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Fusing data to fight crime

Nowadays, everyone wants – and needs – to be able to do more with less. But how? Increasingly, this is becoming a vital question for Blue Light services. And, not only do they need to answer this question, but they need to excel in their response.

Police forces are facing austerity cuts, an ever-changing demand for service, increasing public expectations, evolving and complex crime types, and new political initiatives. This is not a new reality but a constant struggle to be more efficient with the resources at their disposal.

There is, however, one valuable resource that is on the rise and always increasing. A resource that can play a huge part in solving these problems, a resource that police forces have in abundance… data.

While data is used, to varying extents, to answer important questions and solve critical problems, there is a vast quantity of data that remains largely untapped; hidden in silos and disconnected, either due to access constraints or a lack of understanding as to its potential significance.

Since the inception of Home Office performance targets (which are now obsolete), police forces have been bringing data together to monitor and report performance. Initially based around recorded crime, the data was predominantly focused on core KPIs set by the Home Office. And, while this information never stretched beyond crime data, it helped with basic trend analysis - allowing forces to better review their performance.

When the Home Office moved away from crime ‘targets’, in favour of more qualitative measures, that brought new data and more intelligent, qualitative ways of assessing success.  However, that also coincided with wide-spread spending reviews and cuts in funding for police forces.

So, as today’s landscape matures, there is an increasing realisation that the best way to save money and still achieve a qualitative success, is to do more with data. To identify the ‘How’ and the ‘Why’ and move beyond accepting the symptoms of success and failure, to diagnose the causes and reasons behind them.

To do this, we have to look beyond just crime data and turn to the under-used treasure trove of information held across police organisations.

How can HR, Sickness, Recruitment and Duties data help to fight and reduce crime? How can they drive success and assist in decision-making? Well, in order to more efficiently deal with increasing and more complex demand, we need to understand the resources we have at hand. Why ask a plumber to fix a plug socket? If we know our resources, we can allocate and use them more effectively.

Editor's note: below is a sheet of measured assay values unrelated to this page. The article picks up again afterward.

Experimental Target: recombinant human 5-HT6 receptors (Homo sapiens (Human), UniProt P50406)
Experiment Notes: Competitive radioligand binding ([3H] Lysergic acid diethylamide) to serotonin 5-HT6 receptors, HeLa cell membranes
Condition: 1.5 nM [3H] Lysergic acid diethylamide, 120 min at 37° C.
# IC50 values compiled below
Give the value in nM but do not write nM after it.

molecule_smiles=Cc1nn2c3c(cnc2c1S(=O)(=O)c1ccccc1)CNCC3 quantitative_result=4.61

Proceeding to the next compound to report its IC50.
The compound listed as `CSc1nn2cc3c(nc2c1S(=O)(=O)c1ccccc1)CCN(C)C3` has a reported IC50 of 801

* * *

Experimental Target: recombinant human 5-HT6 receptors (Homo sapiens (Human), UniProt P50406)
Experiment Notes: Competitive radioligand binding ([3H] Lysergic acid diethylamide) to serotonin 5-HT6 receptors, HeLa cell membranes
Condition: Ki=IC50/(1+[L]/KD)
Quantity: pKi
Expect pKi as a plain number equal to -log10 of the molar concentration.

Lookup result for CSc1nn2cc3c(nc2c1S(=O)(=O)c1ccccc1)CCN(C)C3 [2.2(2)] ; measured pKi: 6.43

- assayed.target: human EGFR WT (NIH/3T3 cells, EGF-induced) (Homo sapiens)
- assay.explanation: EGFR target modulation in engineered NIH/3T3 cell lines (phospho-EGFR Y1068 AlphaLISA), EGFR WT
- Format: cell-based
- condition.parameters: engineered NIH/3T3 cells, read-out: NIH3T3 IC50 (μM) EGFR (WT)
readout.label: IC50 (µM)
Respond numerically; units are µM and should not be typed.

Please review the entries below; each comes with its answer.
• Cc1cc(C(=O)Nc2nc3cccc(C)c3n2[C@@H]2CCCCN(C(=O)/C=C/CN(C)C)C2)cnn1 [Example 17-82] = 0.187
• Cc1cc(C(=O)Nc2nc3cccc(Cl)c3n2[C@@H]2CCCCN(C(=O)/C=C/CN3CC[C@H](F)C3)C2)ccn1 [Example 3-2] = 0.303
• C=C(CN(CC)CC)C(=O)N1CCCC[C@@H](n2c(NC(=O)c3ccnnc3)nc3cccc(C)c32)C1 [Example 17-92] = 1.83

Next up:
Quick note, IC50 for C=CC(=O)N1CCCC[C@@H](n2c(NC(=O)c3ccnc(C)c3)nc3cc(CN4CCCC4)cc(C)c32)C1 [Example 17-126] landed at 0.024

And to fully drive success, data from across the organisation needs to be brought together, out of the silos and placed at the fingertips of decision-makers and their teams. This fusing of datasets enables organisations to find hidden insights into problems and resources, which can identify the most efficient ways to fuel performance and invest vital funding.

Instead of just reacting to the problems they face, with a holistic view of all available data forces can better focus their people and utilities, and assign the right resource to the demand, first time.

Efficiencies are missed when connections are not made, but in a fused data landscape you can test theories to find out the impact these changes can make and spot the patterns causing these inefficiencies. There are many operational and strategic problems that can be identified and solved through organisational changes, but only if the links can be seen.

But why limit this fusion to merely that organisation’s available data? This only gives an internal view and ignores the copious information held by partner agencies and organisations. Take vulnerability for instance. Vulnerability isn’t necessarily linked to crime and therefore can be difficult to spot in communities. By including and fusing partnership data you can find the missing pieces to those puzzles. The volatile medication a person is on, the series of care homes they have resided at, the broken bathroom door that has recently been fixed for the third time in their social housing…

While information sharing between police and partners has improved in recent years, identifying meaning and possible causes is still problematic. It still requires separate systems that are viewed by different people. This means no one person has full sight of all the facts. By truly bringing this multi-agency data together, police forces can create a better view of their citizens and spot patterns that weren’t previously visible, and put measures in place before they escalate.  

At Barrachd, we are working with one of the UK’s biggest police forces to do just this. Bringing together internal data from operational and organisational sources along with information from key partners and wider social and demographic data. Creating this new data warehouse, and fusing all this information allows us to streamline and automate analysis and performance reporting processes through a suite of engaging reports and dashboards.

By creating a fused data environment, we are giving the ability to diagnose problems beyond the incident or even crime itself. With less funding, more pressure, increased complexity, and greater expectations, data fusion can ensure insight is given and the best decisions can be made with the very best use of the available resources.

Photo of Matt Stagg

Matt Stagg

Lead intelligence consultant, Barrachd, part of Capita

Matt is a specialist in the innovative use of data solutions in a threat, risk and harm environment and is Barrachd's lead intelligence consultant. Matt has 16 years’ experience in intelligence-led policing at Surrey and Hampshire Police at a senior leadership level. He’s spent the past five years developing and managing Barrachd data solutions for law enforcement and other, similar environments.

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